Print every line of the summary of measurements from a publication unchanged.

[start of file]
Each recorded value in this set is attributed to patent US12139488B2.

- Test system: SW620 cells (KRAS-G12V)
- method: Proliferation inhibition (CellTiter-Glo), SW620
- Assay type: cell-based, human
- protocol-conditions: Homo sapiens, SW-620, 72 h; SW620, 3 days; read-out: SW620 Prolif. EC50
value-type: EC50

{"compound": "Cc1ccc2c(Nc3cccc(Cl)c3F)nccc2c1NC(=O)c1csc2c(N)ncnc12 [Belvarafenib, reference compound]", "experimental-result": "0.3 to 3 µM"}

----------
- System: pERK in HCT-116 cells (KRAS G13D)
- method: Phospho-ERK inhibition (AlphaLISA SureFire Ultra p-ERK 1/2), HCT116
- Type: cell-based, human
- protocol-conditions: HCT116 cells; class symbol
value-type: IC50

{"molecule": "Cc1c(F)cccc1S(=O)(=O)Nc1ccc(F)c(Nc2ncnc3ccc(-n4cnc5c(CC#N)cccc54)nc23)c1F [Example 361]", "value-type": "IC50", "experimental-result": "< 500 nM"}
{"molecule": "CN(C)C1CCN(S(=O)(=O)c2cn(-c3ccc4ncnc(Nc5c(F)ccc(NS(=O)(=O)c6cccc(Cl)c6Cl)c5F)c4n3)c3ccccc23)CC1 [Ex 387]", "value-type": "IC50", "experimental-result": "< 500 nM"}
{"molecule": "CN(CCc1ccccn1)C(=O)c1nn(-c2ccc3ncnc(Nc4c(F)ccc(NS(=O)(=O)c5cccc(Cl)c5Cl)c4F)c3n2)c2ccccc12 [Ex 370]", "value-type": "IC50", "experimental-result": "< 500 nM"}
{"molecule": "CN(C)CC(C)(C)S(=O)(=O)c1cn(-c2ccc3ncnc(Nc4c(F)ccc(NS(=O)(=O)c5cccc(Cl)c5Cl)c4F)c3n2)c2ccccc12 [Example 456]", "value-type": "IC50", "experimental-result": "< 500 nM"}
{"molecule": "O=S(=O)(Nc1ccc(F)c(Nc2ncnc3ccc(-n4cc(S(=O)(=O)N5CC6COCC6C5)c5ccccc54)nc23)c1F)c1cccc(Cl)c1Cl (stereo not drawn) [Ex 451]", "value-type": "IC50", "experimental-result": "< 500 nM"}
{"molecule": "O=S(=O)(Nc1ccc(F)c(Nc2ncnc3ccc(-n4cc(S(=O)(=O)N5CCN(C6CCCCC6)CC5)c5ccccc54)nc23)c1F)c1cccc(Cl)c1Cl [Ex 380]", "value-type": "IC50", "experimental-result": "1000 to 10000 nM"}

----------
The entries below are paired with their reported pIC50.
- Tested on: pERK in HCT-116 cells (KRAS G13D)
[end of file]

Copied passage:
Each recorded value in this set is attributed to patent US12139488B2.

- Test system: SW620 cells (KRAS-G12V)
- method: Proliferation inhibition (CellTiter-Glo), SW620
- Assay type: cell-based, human
- protocol-conditions: Homo sapiens, SW-620, 72 h; SW620, 3 days; read-out: SW620 Prolif. EC50
value-type: EC50

{"compound": "Cc1ccc2c(Nc3cccc(Cl)c3F)nccc2c1NC(=O)c1csc2c(N)ncnc12 [Belvarafenib, reference compound]", "experimental-result": "0.3 to 3 µM"}

----------
- System: pERK in HCT-116 cells (KRAS G13D)
- method: Phospho-ERK inhibition (AlphaLISA SureFire Ultra p-ERK 1/2), HCT116
- Type: cell-based, human
- protocol-conditions: HCT116 cells; class symbol
value-type: IC50

{"molecule": "Cc1c(F)cccc1S(=O)(=O)Nc1ccc(F)c(Nc2ncnc3ccc(-n4cnc5c(CC#N)cccc54)nc23)c1F [Example 361]", "value-type": "IC50", "experimental-result": "< 500 nM"}
{"molecule": "CN(C)C1CCN(S(=O)(=O)c2cn(-c3ccc4ncnc(Nc5c(F)ccc(NS(=O)(=O)c6cccc(Cl)c6Cl)c5F)c4n3)c3ccccc23)CC1 [Ex 387]", "value-type": "IC50", "experimental-result": "< 500 nM"}
{"molecule": "CN(CCc1ccccn1)C(=O)c1nn(-c2ccc3ncnc(Nc4c(F)ccc(NS(=O)(=O)c5cccc(Cl)c5Cl)c4F)c3n2)c2ccccc12 [Ex 370]", "value-type": "IC50", "experimental-result": "< 500 nM"}
{"molecule": "CN(C)CC(C)(C)S(=O)(=O)c1cn(-c2ccc3ncnc(Nc4c(F)ccc(NS(=O)(=O)c5cccc(Cl)c5Cl)c4F)c3n2)c2ccccc12 [Example 456]", "value-type": "IC50", "experimental-result": "< 500 nM"}
{"molecule": "O=S(=O)(Nc1ccc(F)c(Nc2ncnc3ccc(-n4cc(S(=O)(=O)N5CC6COCC6C5)c5ccccc54)nc23)c1F)c1cccc(Cl)c1Cl (stereo not drawn) [Ex 451]", "value-type": "IC50", "experimental-result": "< 500 nM"}
{"molecule": "O=S(=O)(Nc1ccc(F)c(Nc2ncnc3ccc(-n4cc(S(=O)(=O)N5CCN(C6CCCCC6)CC5)c5ccccc54)nc23)c1F)c1cccc(Cl)c1Cl [Ex 380]", "value-type": "IC50", "experimental-result": "1000 to 10000 nM"}

----------
The entries below are paired with their reported pIC50.
- Tested on: pERK in HCT-116 cells (KRAS G13D)